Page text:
After years of trying, crying and ripping out, I have finally completed two socks! How satisfying!
I must thank Christie for the kick in the pants -- that is her hand-written recipe. She has knit socks for every member of my family (plus those cute little sweaters still hanging on our fireplace mantle!) and they all love them, so I thought I would try to knit another pair for everyone. But don't hold your breath.
Christie's little sweaters:
Yarn: KnitPicks Stroll Handpainted, County Fair
Needles: dpn's, size 2
Time: (This is always Clay's big question -- How long does it take to make these? I will just tell you this -- if I sold these, and charged even minimum wage for my time, you couldn't afford them!) I am going to guess that each sock took me about 10-12 hours. Of course, those hours were scattered over several months.
Cute little toes:
Cute little heels (look, they make a rainbow! Yes, finishing these has made me rather giddy!)
Not-so-cute little cuffs. I goofed. Sock #1 (on the left) had a tidy little k3, p1 ribbing, but when I cast on and started Sock #2, I wasn't thinking, and did a k2, p2, and didn't realize it until I was halfway down the leg. Boo.
What I have learned: 1) Measure. While I thought I was making these for me (since I knew they would have a few mistakes), Clay thought I was making them for him. (Really? Do these look like Clay colors?) He tried the first sock on, and said, "Great work, but it could be a little longer in the foot." (First clue he thought they were for him.) "Would you wear these?" "Sure," he said. (Second clue.) So, I made the second sock longer, then ripped out the toe of sock #1 and knit in 10 more rows. But I never did measure his foot, as I should have. He hasn't tried these on yet, but crossing my fingers they fit! (I still will be surprised if he ever wears them out of the house -- these might be at-home wear, like his kilt!)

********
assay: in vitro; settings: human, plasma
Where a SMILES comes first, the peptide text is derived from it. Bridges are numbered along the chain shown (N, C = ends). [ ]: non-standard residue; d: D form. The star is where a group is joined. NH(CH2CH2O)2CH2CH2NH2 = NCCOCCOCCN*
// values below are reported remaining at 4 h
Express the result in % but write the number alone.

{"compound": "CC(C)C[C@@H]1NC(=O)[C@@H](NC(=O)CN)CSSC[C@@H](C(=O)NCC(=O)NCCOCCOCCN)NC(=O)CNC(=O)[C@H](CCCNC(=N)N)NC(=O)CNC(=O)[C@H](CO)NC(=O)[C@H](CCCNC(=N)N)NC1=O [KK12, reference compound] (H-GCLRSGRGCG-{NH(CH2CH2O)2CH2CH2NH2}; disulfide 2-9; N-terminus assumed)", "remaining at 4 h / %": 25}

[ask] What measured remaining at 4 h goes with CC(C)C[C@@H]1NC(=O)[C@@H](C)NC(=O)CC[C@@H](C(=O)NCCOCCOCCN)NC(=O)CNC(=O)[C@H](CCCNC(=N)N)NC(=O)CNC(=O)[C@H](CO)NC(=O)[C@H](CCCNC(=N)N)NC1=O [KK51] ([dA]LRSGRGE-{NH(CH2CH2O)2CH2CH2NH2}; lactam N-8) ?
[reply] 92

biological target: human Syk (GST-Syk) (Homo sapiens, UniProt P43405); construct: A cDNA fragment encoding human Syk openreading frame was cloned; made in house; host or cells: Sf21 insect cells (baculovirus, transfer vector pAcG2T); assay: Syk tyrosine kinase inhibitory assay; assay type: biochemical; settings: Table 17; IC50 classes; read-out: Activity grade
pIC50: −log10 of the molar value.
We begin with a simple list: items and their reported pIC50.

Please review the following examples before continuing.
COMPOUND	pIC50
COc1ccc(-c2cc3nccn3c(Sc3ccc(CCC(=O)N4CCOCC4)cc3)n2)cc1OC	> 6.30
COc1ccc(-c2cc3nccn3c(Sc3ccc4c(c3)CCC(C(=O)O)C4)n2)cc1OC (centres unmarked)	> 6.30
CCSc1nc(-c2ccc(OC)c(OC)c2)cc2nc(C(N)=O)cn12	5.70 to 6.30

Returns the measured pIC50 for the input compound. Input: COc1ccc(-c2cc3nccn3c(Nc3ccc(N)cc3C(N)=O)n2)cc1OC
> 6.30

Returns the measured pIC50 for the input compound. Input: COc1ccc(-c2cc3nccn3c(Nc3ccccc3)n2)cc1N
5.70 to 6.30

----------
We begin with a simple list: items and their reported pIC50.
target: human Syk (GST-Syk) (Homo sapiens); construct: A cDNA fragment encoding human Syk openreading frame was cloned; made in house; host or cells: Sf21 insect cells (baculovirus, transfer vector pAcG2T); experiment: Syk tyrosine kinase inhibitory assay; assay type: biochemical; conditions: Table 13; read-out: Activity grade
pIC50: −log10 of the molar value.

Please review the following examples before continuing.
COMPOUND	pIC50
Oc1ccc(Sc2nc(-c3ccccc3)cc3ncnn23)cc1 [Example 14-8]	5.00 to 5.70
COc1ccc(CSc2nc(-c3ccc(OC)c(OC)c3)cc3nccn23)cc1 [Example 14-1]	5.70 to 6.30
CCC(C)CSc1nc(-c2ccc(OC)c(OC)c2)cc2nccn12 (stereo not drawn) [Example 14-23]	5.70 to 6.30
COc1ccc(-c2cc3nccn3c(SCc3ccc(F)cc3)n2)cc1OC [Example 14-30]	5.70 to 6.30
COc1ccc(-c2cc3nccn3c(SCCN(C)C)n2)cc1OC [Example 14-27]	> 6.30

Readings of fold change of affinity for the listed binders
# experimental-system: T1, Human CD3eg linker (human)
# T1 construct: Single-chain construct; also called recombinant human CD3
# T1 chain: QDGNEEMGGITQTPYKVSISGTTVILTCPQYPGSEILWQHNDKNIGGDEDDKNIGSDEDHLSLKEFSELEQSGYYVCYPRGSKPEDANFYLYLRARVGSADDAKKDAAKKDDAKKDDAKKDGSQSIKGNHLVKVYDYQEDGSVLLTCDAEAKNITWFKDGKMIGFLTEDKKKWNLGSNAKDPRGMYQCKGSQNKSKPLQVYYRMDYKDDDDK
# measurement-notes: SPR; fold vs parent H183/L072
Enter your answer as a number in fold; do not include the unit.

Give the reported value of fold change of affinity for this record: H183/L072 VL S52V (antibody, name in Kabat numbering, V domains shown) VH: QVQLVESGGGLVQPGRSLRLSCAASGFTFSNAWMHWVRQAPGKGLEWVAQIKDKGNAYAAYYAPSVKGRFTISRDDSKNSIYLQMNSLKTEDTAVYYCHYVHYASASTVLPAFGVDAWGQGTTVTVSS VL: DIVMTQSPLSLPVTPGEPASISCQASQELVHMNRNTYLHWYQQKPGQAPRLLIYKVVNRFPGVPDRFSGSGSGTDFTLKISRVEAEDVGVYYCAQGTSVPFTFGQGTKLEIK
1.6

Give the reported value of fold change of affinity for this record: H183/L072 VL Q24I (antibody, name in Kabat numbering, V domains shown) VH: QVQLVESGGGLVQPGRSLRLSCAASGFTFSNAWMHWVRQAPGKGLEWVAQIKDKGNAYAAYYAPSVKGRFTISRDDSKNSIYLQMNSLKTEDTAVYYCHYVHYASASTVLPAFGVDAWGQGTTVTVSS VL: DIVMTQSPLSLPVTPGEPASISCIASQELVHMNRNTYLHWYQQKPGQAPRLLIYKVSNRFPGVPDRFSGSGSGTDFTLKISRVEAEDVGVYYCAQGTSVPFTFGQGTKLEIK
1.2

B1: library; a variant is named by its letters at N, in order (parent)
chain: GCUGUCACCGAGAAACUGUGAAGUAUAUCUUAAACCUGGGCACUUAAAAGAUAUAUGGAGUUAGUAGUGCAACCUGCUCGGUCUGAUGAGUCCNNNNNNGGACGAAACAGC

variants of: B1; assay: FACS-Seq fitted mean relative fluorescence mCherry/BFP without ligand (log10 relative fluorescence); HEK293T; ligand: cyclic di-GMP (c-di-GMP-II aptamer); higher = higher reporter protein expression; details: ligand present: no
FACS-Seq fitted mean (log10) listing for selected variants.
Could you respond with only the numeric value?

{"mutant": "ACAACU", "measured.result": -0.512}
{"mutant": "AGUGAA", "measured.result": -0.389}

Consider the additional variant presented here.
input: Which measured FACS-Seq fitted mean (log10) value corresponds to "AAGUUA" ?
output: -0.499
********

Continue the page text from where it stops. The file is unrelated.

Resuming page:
2) Knit both socks at the same time. I think if I knit one cuff, then the other, then one leg, then the other, etc.,etc., etc., I would have a better chance of them looking just the same.
3) The most important lesson I learned is that I want to knit more socks. I have two more skeins of the Stroll in my yarn bin, plus I am wondering if the yarn Clay brought me from India might make good socks? (Did you read his blog post about wandering through alleys trying to find yarn for me? That is love.)
While I didn't get that endorphin rush that many sock knitters seem to have, they were an enjoyable, easy-to-carry-around project that I know the recipients will appreciate -- hand-knit socks are like a loving hug on your feet. Sappy, but true.